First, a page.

In her novel Nickel and Dimed: On (Not) Getting By in America, author Barbara Ehrenreich issues an indictment against a corporate America that has become increasingly reliant upon low-wage employees by detailing her experiences working minimum wage jobs, while also injecting a hint of humor at times. She ultimately concludes that action must be taken in order to rectify the injustices that minimum wage employees are subjected to on a daily basis. There are many solutions to achieving Ehrenreich’s goal of improving working conditions for those who work unskilled positions, but the most effective options would be to raise the minimum wage, expand social programs, and also offer more accessible education programs.
She begins the novel by detailing her time working at a restaurant in Key West, Florida. Upon arrival, Ehrenreich is faced with the dilemma of finding affordable housing on a minimum wage budget. Although she at first plans to allocate $500 per month for rent, with another $600 left over for gas and groceries, she soon realizes this is implausible due to the high cost of housing. Her options are limited to, as she states, either “flophouses or trailer homes,” and she finally settles on a place 45 minutes from town (Ehrenreich 12). After she finds a place to reside, she begins combing the wanted ads to find a job. After dismissing positions such as a hotel front-desk clerk and telemarketer, she finally decides to seek employment at a restaurant named “Hearthside.” Not only is she expected to work for $2.43 per hour plus tips, but she is also exposed to humiliating and potentially dangerous working conditions as well (Ehrenreich 16).
During her first shift, she arrives through the backdoor to find a man violent throwing frozen steaks at a wall while shouting obscenities (Ehrenreich 16). The other employees think nothing of it, apparently conditioned to the fact that the place is operated in an unprofessional manner. Although many believe a server’s job is simple, Ehrenreich describes how there is constant “side work” in the form of sweeping, scrubbing, and restocking, among other tasks (Ehrenreich 16). In all, she ends up working at the restaurant for two weeks before resigning. Throughout the novel, she goes on to work at other establishments, all with similar expectations that an employee should complete an array of demanding tasks for little pay.
At the end of the novel, she details how she and her co-workers received almost no benefits, including overtime pay, retirement funds, and health insurance. She also discusses how many people she interacted with relied upon family for assistance with housing and food costs, with some sharing appliances and dividing up cooking and cleaning (Ehrenreich 244). The novel perfectly portrays the life of a minimum wage employee, which is usually one of constant struggle due to low wages.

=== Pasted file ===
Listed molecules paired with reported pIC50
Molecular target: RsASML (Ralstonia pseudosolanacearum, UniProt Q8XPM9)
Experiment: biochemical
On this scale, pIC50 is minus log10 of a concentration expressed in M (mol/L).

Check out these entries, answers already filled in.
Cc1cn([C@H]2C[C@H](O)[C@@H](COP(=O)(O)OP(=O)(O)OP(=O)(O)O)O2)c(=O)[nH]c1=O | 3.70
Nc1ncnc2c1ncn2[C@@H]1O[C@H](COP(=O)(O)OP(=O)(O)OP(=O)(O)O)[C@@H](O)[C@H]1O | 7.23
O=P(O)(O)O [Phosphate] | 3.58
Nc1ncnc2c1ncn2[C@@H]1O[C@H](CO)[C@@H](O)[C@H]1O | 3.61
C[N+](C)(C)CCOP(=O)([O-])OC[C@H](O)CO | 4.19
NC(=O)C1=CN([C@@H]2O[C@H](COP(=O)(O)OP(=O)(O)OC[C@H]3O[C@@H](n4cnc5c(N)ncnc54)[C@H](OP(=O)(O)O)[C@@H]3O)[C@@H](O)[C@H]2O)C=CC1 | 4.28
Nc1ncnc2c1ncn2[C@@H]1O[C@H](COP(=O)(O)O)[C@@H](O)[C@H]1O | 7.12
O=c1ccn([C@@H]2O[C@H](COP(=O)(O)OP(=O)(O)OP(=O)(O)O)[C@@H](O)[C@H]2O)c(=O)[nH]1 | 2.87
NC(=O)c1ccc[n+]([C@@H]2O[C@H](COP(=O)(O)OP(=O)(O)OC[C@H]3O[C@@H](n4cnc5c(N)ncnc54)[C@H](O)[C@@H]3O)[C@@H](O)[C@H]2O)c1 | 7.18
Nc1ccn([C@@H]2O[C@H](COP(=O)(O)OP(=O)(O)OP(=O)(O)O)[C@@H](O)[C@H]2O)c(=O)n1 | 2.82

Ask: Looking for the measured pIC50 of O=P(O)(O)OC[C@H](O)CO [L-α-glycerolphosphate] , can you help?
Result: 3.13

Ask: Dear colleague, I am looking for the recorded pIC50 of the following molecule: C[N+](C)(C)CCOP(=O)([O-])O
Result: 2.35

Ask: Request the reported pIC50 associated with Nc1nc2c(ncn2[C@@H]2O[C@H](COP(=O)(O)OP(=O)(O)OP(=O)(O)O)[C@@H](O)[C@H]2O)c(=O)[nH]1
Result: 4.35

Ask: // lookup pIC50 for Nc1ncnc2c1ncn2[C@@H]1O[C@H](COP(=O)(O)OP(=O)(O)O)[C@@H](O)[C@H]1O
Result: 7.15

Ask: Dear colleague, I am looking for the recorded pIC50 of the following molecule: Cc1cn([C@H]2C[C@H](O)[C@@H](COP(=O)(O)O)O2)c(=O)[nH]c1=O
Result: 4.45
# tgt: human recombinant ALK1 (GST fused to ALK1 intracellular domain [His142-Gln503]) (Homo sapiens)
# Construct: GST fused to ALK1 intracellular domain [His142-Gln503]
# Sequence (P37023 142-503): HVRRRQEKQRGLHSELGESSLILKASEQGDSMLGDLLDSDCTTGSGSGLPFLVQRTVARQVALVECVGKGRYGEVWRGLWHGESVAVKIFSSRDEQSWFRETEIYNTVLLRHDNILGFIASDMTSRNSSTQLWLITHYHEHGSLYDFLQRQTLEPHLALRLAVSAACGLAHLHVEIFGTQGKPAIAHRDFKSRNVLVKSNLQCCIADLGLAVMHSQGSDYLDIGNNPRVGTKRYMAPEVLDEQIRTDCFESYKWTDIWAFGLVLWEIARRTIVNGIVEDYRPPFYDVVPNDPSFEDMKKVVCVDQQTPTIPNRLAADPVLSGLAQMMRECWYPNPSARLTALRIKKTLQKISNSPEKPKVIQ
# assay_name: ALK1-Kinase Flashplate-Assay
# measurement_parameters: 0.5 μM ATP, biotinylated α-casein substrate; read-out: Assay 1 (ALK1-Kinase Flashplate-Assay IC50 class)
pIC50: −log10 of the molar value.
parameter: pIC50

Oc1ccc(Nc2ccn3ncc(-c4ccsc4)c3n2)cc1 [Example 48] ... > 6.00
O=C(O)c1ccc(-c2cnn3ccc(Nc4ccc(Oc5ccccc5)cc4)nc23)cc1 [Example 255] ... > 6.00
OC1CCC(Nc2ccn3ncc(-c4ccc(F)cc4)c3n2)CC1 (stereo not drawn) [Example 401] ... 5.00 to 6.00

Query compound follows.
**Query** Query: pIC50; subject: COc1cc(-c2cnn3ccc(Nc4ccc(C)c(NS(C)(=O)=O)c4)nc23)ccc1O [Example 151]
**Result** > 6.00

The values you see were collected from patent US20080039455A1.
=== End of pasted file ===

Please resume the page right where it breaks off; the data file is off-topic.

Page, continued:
In order to rectify the situations described in the novel, the most feasible solution would be to raise the federal minimum wage. Currently, at $7.25 per hour, the federal minimum wage in the United States is not high enough for most unskilled workers to make a fair living, as evidenced in the novel. Ehrenreich was working roughly 40 hours per week and still had trouble finding housing and paying her bills. Although some states have voluntarily chosen to raise their state minimum wage, most states in the country still abide by the federal minimum wage of $7.25 per hour, with some employees earning even less, as was the case with Ehrenreich’s time as a server.
An increase in the minimum wage would accomplish a number of goals. Most importantly, it would provide employees with more take-home pay. This would help cover expenses such as housing, food, and healthcare, as it was stated that most low wage employees receive no benefits. If the trend of paying unskilled workers an unlivable wage is to be ended, the government will likely have to step in because business owners will not raise wages willingly. This is due to the central belief of capitalism that a business should sell its product at the lowest possible price, and in order to lower prices, wages must also be kept low. Also, by forcing businesses to raise wages and make a bit less profit, it would not only allow for workers to live a more sustainable lifestyle but would also decrease wage inequality (Dickens and Manning 614). Minimum wage is a corporation’s dream – in that it provides access to low wage labor while making employees believe their services are worth little.